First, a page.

Which brings me to my final anticipated ”danger zone”: Mad Moxxi. She is almost as iconic a Borderlands staple as Claptrap, but of all the game’s characters she is the one who I fear has the greatest potential to be ruined by a Hollywood makeover. It would be so easy to make her appear as a one note eye-candy character rather than as the tough survivor and shrewd businesswoman she really is. I love how the games gradually reveal how much of Moxxi’s hyper-sexualised persona is a carefully calculated act. As Lilith notes of Moxxi in The Pre-sequel: “she’s got lots of layers, like an onion made of boobs.” Done right, Moxxi could be a smart and enjoyable addition to the cast, filthy, yes, but in a fun, knowing way, offering a commentary on how sex sells but ensuring you’re laughing with her. Or,  like too many female roles in film, she could end up being a just a soft-core porno poster girl offering a far less empowered demonstration of how sex sells cinema tickets.

Moxxi. Screenshot from Borderlands 2

Moxxi. Screenshot from Borderlands 2

Things I want to see

Guns! One way this film could provide a real visual treat while also honoring its video game heritage in a non-tedious way is with its treatment of the guns. It would be great if the designers really go to town on the gun designs: I want to see the craziest, pimped up quadruple barreled elemental weapons from the game in all their day-glo glory. That said, I don’t want this to be a Michael Bay movie (one beloved franchise mauled by that director is enough thank you), people should do stuff other than just shoot things, but whenever things do get shot I want to see some super distinctive guns. And speaking of Bay if they can’t find a way to work in a Michael Bay spoof scene featuring Mr Torgue then there’s no justice in the world.

Mr Torgue 2

Mr Torgue will be a great source of jokes for a Borderlands movie, but I hope the producers don’t hire him to direct it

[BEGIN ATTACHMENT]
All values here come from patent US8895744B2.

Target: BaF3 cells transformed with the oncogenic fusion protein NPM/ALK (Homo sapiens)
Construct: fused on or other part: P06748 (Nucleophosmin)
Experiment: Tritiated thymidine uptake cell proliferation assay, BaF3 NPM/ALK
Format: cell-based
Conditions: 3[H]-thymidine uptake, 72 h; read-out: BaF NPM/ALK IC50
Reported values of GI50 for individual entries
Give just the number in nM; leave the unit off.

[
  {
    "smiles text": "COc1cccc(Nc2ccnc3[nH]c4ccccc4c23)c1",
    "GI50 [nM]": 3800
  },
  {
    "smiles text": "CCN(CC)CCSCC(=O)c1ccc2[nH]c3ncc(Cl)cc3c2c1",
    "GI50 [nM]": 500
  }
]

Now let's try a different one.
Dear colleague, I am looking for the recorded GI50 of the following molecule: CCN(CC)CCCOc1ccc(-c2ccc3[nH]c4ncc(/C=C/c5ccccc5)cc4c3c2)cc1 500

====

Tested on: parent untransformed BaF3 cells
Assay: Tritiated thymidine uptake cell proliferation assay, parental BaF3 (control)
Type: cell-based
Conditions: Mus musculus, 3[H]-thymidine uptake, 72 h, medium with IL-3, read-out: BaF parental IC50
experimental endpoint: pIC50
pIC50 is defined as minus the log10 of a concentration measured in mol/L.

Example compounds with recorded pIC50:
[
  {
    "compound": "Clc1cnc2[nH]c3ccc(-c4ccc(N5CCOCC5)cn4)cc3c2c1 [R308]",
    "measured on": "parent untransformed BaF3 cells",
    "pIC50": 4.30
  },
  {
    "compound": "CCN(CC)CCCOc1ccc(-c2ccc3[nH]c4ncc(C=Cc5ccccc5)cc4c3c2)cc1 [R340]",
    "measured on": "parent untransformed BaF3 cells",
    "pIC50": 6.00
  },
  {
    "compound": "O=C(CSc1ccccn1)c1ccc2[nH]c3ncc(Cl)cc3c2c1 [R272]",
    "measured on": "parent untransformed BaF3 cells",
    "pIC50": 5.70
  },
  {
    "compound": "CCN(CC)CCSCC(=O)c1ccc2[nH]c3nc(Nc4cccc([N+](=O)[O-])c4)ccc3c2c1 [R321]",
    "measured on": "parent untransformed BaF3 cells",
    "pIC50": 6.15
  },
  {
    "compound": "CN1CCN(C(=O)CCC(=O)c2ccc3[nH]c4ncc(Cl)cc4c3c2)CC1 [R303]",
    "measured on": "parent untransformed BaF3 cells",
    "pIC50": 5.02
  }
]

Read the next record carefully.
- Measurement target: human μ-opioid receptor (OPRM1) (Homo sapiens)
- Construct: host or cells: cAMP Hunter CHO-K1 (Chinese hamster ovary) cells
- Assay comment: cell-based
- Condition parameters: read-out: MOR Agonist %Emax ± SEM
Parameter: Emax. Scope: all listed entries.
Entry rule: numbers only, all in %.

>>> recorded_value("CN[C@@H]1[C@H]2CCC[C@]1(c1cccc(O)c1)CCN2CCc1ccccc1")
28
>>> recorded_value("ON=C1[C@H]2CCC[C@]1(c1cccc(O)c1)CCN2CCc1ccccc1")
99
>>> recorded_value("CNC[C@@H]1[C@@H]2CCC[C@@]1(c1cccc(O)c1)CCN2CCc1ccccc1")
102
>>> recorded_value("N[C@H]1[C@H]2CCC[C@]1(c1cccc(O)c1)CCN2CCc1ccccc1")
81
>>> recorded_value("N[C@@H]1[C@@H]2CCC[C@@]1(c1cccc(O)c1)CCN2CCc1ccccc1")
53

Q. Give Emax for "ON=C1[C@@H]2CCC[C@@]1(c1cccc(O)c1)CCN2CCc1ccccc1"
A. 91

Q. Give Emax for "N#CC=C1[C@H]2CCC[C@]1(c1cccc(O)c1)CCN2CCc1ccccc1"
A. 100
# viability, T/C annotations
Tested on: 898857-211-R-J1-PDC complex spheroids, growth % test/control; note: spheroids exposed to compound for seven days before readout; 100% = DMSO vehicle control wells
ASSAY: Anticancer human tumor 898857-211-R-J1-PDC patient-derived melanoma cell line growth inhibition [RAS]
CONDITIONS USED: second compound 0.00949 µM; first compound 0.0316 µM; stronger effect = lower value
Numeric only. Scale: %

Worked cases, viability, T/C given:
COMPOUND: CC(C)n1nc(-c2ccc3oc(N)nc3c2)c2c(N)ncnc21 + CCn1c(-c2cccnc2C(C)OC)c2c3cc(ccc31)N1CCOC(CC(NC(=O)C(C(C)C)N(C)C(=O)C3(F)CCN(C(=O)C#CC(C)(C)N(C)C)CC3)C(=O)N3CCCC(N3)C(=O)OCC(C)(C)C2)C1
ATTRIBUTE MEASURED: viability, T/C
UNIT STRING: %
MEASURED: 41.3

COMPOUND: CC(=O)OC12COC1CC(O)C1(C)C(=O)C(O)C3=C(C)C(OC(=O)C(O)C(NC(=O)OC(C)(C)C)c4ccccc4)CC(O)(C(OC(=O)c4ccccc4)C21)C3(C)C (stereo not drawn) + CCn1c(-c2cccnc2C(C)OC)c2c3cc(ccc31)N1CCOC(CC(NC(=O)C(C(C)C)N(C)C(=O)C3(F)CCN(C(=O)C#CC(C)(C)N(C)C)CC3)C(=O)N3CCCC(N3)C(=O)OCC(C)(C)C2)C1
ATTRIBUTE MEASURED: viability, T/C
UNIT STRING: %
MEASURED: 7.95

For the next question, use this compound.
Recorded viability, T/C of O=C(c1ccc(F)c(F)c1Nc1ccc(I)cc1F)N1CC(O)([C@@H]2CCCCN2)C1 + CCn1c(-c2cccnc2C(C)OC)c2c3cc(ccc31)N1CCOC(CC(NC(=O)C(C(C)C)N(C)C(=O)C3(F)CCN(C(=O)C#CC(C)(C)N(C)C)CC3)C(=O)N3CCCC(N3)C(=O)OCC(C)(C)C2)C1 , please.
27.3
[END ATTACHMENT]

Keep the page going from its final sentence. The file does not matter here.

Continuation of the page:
Screenshot from the intro to Mr Torgue's Campaignof Carnage DLC

Screenshot from Transformers Dark of the Moon the intro to Mr Torgue’s Campaign of Carnage DLC

Robots! Kind of goes without saying really. I can’t imagine they’d make a Borderlands film without Claptrap in it. He needs to be there, but like any strong flavour he needs to be used with care. While often hilarious he is also annoying as hell. Claptrap could be used to change the tone, and to let the movie go to some pretty dark places (as the games do) without becoming too bleak overall but he could easily outstay his welcome so I hope the director will reign him in and not let him do a Jar Jar. But Claptrap isn’t the only robot in the franchise. I hope the film will include some others. I like the way that even the mass produced Loaderbots seem quite individualistic and sentient: there are so many characterful robots over the course of the games’ levels, it would be fun to see more of these on the big screen.

Dr. Patricia Tannis! I already mentioned Tannis but she really is one of my favourite characters in the game and I’d love to see her on the big screen. Many of Tannis’ lines in the games really balance on that knife edge of simultaneous hilarity and horror, and that’s the kind of tone I’d like to see the movie adopt: action packed black humour really.  Make it happen Lionsgate, and please don’t mess it up. And take note, I am available to play Tannis if required: I can bring my own costume too (well, getting there anyway!) 😉

 

So that was a whole lot of hope, fear and completely idle speculation, but let’s not stop there! What are your thoughts on the subject? Can you think of any actors who’d be a good fit for any potential roles? Let us know in the comments or over on our Facebook or Twitter.

Advertisements

Leave a Reply

Fill in your details below or click an icon to log in:

WordPress.com Logo

You are commenting using your WordPress.com account. Log Out / Change )

Twitter picture

You are commenting using your Twitter account. Log Out / Change )

Facebook photo

You are commenting using your Facebook account. Log Out / Change )

Google+ photo

You are commenting using your Google+ account. Log Out / Change )

Connecting to %s